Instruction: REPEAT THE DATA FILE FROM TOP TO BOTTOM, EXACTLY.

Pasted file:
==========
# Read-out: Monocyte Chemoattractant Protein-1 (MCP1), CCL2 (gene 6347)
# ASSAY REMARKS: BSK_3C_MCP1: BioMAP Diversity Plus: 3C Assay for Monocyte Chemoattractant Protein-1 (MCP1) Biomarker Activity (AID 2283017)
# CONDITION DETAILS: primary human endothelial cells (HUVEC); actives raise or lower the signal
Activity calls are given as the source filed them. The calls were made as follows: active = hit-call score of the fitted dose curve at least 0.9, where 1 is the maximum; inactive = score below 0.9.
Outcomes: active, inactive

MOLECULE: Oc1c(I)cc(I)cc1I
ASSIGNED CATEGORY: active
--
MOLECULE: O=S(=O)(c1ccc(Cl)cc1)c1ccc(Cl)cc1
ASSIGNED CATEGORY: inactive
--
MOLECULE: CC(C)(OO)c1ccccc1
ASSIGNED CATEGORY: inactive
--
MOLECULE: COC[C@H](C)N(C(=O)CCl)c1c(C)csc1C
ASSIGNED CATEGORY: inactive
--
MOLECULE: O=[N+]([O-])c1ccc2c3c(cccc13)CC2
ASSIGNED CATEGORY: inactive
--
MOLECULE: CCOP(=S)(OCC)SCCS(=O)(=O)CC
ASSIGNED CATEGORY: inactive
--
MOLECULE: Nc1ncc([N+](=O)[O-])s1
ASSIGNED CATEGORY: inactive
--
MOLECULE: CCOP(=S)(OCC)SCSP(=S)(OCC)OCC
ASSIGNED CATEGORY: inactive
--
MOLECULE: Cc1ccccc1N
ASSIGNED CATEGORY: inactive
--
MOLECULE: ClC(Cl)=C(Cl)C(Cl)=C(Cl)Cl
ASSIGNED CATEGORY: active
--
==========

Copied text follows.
# Read-out: Monocyte Chemoattractant Protein-1 (MCP1), CCL2 (gene 6347)
# ASSAY REMARKS: BSK_3C_MCP1: BioMAP Diversity Plus: 3C Assay for Monocyte Chemoattractant Protein-1 (MCP1) Biomarker Activity (AID 2283017)
# CONDITION DETAILS: primary human endothelial cells (HUVEC); actives raise or lower the signal
Activity calls are given as the source filed them. The calls were made as follows: active = hit-call score of the fitted dose curve at least 0.9, where 1 is the maximum; inactive = score below 0.9.
Outcomes: active, inactive

MOLECULE: Oc1c(I)cc(I)cc1I
ASSIGNED CATEGORY: active
--
MOLECULE: O=S(=O)(c1ccc(Cl)cc1)c1ccc(Cl)cc1
ASSIGNED CATEGORY: inactive
--
MOLECULE: CC(C)(OO)c1ccccc1
ASSIGNED CATEGORY: inactive
--
MOLECULE: COC[C@H](C)N(C(=O)CCl)c1c(C)csc1C
ASSIGNED CATEGORY: inactive
--
MOLECULE: O=[N+]([O-])c1ccc2c3c(cccc13)CC2
ASSIGNED CATEGORY: inactive
--
MOLECULE: CCOP(=S)(OCC)SCCS(=O)(=O)CC
ASSIGNED CATEGORY: inactive
--
MOLECULE: Nc1ncc([N+](=O)[O-])s1
ASSIGNED CATEGORY: inactive
--
MOLECULE: CCOP(=S)(OCC)SCSP(=S)(OCC)OCC
ASSIGNED CATEGORY: inactive
--
MOLECULE: Cc1ccccc1N
ASSIGNED CATEGORY: inactive
--
MOLECULE: ClC(Cl)=C(Cl)C(Cl)=C(Cl)Cl
ASSIGNED CATEGORY: active
--